Yoga Styles

 

Yoga is a form of activity with hundreds of poses wich effect and stimulate specific parts of the body.There are many different styles of yoga being taught and practiced today. Although all of the styles are based on the same physical postures (called poses or asanas), each has a particular emphasis. Here is a quick guide to the most popular types of yoga that can help you decode the schedule at your gym and figure out which class is right for you.

 

 

Hatha Yoga

Hatha is a very general term that can encompass many of the physical types of yoga. If a class is described as Hatha style, it is probably going to be slow-paced and gentle and provide a good introduction to the basic yoga poses. Hatha is most common form of yoga combining asanas with Pranayama (breathing regulation). Most modern yoga styles are Hatha based.

 

Vinyasa Yoga

Like Hatha, Vinyasa is a general term that is used to describe many different types of classes. Vinyasa, which means breath-synchronized movement, tends to be a more vigorous style based on the performance of a series of poses called Sun Salutations, in which movement is matched to the breath. A Vinyasa class will typically start with a number of Sun Salutations to warm up the body for more intense stretching that's done at the end of class.

 

Ashtanga Yoga or Power Yoga

Ashtanga, which means "eight limbs" in Sanskrit, is a fast-paced, intense style of yoga. A set series of poses is performed, always in the same order. Ashtanga practice is very physically demanding because of the constant movement from one pose to the next. In yoga terminology, this movement is called flow. Ashtanga is also the inspiration for what is often called Power Yoga. If a class is described as Power Yoga, it will be based on the flowing style of Ashtanga, but not necessarily keep strictly to the set Ashtanga series of poses.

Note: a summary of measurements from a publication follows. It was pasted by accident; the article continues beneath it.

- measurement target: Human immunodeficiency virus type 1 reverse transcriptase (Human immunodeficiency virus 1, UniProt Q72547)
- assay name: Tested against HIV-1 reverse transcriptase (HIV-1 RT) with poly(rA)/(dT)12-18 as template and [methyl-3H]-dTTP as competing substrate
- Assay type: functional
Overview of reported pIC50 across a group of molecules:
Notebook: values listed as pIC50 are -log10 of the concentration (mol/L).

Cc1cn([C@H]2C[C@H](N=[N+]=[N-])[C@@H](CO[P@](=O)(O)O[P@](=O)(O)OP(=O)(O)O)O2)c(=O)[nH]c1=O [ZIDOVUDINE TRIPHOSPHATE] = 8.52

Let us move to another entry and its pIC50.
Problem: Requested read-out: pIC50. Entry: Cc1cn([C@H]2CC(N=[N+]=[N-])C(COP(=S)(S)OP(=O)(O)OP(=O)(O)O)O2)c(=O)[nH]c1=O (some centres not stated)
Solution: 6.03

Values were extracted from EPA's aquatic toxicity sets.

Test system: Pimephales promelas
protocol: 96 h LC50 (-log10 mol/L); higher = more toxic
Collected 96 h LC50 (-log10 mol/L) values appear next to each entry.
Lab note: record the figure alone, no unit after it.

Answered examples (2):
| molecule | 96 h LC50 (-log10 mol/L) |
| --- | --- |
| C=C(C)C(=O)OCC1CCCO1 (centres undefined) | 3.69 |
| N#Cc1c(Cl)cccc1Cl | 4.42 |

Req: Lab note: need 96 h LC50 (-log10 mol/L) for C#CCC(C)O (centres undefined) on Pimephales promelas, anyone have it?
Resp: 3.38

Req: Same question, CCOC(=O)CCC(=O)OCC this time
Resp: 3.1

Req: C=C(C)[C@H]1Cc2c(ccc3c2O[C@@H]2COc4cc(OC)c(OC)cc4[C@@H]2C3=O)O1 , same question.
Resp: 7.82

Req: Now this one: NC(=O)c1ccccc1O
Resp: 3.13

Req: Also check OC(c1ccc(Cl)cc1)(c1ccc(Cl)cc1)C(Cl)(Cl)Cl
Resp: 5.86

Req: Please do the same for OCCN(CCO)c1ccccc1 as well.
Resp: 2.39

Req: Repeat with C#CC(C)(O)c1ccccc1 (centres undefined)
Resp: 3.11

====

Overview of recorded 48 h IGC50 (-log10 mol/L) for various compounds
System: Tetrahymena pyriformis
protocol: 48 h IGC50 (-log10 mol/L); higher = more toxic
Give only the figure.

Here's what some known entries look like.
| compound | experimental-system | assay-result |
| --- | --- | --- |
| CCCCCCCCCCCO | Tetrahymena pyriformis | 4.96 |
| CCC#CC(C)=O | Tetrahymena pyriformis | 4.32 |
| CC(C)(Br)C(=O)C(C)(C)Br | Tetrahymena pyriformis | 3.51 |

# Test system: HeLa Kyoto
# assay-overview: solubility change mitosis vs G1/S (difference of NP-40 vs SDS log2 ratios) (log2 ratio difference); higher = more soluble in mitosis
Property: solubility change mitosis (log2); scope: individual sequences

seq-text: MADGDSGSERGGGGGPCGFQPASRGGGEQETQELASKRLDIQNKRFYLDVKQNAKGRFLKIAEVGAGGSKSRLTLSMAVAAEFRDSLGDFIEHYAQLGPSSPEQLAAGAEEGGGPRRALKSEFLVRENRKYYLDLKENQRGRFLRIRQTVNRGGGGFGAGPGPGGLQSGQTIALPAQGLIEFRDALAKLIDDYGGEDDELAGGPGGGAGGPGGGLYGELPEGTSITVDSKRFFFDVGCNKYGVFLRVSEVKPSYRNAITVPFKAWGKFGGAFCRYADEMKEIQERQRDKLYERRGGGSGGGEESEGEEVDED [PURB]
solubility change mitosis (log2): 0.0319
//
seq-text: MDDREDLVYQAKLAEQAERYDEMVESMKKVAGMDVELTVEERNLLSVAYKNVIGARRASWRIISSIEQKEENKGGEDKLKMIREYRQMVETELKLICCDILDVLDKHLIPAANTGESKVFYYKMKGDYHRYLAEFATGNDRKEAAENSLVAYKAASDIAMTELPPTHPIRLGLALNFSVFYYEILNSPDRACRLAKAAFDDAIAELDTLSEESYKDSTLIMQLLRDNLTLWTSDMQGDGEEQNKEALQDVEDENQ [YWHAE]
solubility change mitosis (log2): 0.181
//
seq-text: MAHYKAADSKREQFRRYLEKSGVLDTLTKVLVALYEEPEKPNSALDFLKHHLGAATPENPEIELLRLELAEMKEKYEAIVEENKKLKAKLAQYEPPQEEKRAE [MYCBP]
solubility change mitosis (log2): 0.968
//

Kundalini Yoga

The emphasis in Kundalini is on the breath in conjunction with physical movement, with the purpose of freeing energy in the lower body and allowing it to move upwards. All asana practices make use of controlling the breath. But in Kundalini, the exploration of the effects of the breath (also called prana, meaning energy) on the postures is essential. Kundalini uses rapid, repetitive movements rather than poses held for a long time, and the teacher will often lead the class in call and response chanting.

 

Sivananda Yoga

The first Sivananda Yoga Vedanta Center was founded in 1959 by Swami Vishnu-devananda, a disciple of Swami Sivananda. There are now close to 80 locations worldwide, including several ashram retreats. Sivananda yoga is based upon five principles: 1. Proper exercise (Asana, focusing on 12 poses in particular) 2. Proper breathing (Pranayama) 3. Proper relaxation (Savasana) 4. Proper diet (Vegetarian) 5. Positive thinking (Vedanta) and meditation (Dhyana)

Power Yoga

Combination of ashtanga and Ki yoga. High energy. Varied.

Bhakti Yoga

Yogic worship, devotion. Thoughts and actions are for a higher cause.

 

Bikrams

26 postures done in an interior heated room (40 degrees Celcius).

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